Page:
These decisions about organisational structure are made at the board or senior executive levels.

Continues: The way banks are organised makes it hard to hold directors and executives criminally responsible (https://theconversation.com/the-way-banks-are-organised-makes-it-hard-to-hold-directors-and-executives-criminally-responsible-93638)

Rated De
26th Mar 2018, 00:54
I find it fascinating that so much energy is spent to circumvent regulation. Then spend enormous sums lobbying for 'light hand' regulation.

Having studied governance for years, I find it amazing in the Australian context that a listed company can maintain briefings of selected shareholders, argue to the regulator that these briefings are 'commercial in confidence' yet somehow simultaneously they conform with listing rule 3.1 and section 674 of the Corporations Act 2001. Simply put, the market is supposed to be informed of any material development to a companies' share price. (section 674 and listing rule 3.1 both stipulate this)

This is a fundamental pretext of the efficient market: All information is instantly incorporated into a share price as all market participants know it at the SAME time.

Yet somehow SOME market participants (shareholders) get commercial briefings that are in confidence. The counter factual argument is that if there is nothing that is released to these selected shareholders that the market doesn't already know why are executives allowed to state they are commercial in confidence?

Either the regulator permits selected briefings,acknowledging the 'insider' status and dismissing the 'efficient market' or they allow all shareholders access to the briefings.

However ASIC say very little, and it is exactly by design as Australia has extremely loose corporate governance and 'regulators' are just empty suits.
Same as it ever was..

angryrat
26th Mar 2018, 01:52
Already happened in QF when the freight cartel was exposed. https://www.google.com.au/amp/s/amp.smh.com.au/business/exqantas-freight-chief-pays-heavy-price-for-cartel-20090503-arek.html

stormfury
26th Mar 2018, 11:24
Although this article is specific to banking, I'm sure many on these boards can already see how Aviation has moved down the same path to "tick all the boxes", yet avoid criminal responsibility for ignoring the law. The structure of Corporations is key to the avoidance of responsibility at the senior executive level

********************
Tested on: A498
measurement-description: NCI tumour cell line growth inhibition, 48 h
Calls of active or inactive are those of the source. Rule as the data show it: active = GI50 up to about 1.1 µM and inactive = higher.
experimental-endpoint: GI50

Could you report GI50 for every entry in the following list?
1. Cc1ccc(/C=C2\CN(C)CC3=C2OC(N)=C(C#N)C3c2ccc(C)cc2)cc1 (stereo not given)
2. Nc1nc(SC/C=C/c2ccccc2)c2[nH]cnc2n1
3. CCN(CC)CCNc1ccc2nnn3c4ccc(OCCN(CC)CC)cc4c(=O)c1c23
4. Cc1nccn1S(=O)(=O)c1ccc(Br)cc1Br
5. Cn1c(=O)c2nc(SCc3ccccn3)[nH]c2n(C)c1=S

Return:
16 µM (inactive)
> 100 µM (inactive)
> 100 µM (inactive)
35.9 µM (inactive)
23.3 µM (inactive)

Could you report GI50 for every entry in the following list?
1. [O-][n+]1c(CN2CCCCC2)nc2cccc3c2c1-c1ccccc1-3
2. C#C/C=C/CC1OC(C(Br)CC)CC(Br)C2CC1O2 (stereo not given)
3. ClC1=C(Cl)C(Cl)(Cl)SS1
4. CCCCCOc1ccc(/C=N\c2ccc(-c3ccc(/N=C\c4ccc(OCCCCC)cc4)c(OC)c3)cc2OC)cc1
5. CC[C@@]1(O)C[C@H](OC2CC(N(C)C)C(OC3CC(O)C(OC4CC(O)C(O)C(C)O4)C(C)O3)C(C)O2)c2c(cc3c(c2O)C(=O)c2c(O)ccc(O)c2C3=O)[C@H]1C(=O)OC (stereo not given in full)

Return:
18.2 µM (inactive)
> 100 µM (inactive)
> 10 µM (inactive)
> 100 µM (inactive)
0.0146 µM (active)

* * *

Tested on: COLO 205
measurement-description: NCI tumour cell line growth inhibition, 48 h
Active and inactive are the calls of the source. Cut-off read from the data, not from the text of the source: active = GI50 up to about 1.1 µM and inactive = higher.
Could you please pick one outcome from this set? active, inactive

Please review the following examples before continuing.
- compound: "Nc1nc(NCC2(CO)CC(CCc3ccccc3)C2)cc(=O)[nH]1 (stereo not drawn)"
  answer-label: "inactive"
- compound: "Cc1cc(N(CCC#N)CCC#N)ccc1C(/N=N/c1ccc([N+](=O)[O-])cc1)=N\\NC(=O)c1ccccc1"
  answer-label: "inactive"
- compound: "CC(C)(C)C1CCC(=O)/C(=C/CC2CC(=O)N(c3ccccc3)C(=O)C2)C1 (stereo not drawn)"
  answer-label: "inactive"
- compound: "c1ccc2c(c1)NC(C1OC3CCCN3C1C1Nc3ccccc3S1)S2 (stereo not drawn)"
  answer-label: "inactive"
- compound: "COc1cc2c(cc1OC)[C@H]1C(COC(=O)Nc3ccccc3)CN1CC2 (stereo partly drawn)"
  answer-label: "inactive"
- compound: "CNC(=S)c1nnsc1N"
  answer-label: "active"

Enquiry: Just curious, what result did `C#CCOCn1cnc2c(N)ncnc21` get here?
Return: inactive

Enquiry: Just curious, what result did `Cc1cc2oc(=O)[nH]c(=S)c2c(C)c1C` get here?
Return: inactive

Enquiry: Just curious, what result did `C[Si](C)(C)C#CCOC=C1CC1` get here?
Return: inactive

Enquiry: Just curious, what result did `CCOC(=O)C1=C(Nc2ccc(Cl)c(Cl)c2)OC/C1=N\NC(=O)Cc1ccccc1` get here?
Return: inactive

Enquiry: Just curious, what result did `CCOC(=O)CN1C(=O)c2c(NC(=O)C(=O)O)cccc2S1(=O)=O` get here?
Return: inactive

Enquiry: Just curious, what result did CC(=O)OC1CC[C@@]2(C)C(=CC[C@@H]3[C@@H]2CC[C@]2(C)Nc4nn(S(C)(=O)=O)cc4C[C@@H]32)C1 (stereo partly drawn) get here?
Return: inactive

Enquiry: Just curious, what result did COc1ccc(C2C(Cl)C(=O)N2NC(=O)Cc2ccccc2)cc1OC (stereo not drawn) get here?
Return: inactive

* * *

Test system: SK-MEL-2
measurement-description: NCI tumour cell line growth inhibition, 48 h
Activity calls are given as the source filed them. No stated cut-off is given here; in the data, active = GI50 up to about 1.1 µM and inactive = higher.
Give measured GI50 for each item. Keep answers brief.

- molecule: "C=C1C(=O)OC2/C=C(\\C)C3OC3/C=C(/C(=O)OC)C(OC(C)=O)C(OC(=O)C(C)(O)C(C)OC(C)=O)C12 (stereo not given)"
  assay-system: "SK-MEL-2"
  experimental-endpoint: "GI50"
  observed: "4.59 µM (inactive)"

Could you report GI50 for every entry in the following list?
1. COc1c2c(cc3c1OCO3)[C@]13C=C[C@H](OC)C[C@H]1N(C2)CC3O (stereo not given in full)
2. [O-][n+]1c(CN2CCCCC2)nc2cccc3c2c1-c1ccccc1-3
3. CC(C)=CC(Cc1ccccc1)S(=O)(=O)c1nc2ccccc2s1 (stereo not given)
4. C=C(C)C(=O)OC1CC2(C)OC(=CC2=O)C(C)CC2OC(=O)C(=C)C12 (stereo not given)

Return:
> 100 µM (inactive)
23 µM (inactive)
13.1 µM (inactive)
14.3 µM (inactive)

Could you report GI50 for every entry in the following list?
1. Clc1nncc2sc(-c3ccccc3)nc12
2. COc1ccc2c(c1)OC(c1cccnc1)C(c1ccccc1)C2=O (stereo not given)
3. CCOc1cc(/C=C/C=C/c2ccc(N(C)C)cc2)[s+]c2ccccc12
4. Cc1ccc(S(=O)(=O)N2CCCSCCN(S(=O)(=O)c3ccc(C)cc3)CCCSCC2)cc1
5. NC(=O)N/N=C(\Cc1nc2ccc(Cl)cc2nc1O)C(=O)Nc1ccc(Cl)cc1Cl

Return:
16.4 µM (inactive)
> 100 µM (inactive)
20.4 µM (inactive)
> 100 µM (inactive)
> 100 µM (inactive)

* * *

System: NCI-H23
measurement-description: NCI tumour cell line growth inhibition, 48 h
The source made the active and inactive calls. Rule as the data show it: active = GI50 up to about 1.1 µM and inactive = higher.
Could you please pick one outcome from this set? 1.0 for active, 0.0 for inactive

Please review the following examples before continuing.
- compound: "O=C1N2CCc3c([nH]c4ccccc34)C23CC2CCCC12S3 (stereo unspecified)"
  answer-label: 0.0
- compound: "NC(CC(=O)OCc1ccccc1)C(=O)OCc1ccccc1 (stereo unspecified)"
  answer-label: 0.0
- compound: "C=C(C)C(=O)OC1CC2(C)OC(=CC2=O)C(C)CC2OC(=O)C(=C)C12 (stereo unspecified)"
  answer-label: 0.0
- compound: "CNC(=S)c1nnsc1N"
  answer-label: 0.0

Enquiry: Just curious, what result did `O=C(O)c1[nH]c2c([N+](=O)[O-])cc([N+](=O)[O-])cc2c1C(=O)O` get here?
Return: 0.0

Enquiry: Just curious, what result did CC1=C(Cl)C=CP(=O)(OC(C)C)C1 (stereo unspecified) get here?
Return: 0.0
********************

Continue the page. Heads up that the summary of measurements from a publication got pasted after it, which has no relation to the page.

A very good comparison. Not too dissimilar to one of Nassim Teleb’s assertions.
“Bureaucracy is a construction by which a person is conveniently separated from the consequences of his or her actions.”
Nassim Nicholas Taleb, Skin in the Game: Hidden Asymmetries in Daily Life

Although I don’t agree with everything that Taleb says; he has some very good thoughts on how large bureaucracies and corporations should be organised and run.

Dated but still relevant:
https://mobile.nytimes.com/2011/11/08/opinion/end-bonuses-for-bankers.html?referer=https://www.google.com/

Lead Balloon
26th Mar 2018, 11:57
And there’s no Santa Claus.

(Just sayin’, for the benefit of those for whom the content of this thread is some kind of revelation.)

cooperplace
26th Mar 2018, 12:03
it's not just corporations. The public service works very hard to ensure that individual public servants are rarely accountable, hence their sometimes high levels of dishonesty.

packapoo
26th Mar 2018, 20:54
it's not just corporations. The public service works very hard to ensure that individual public servants are rarely accountable, hence their sometimes high levels of dishonesty.

Powers that define a certain cricket team's operation seem to have attached the same learning curve......:}

Blitzkrieger
26th Mar 2018, 21:29
If you haven't already seen it, I'd strongly suggest you watch Inside Job (2010) - IMDb (http://www.imdb.com/title/tt1645089/) it spells out the corporate attitude very nicely. It also displays the paralysis suffered by the Government agencies who provide the oversight; an ironic term if ever there was one :ugh:. Perversely, it might just be an economic collapse that save the airlines.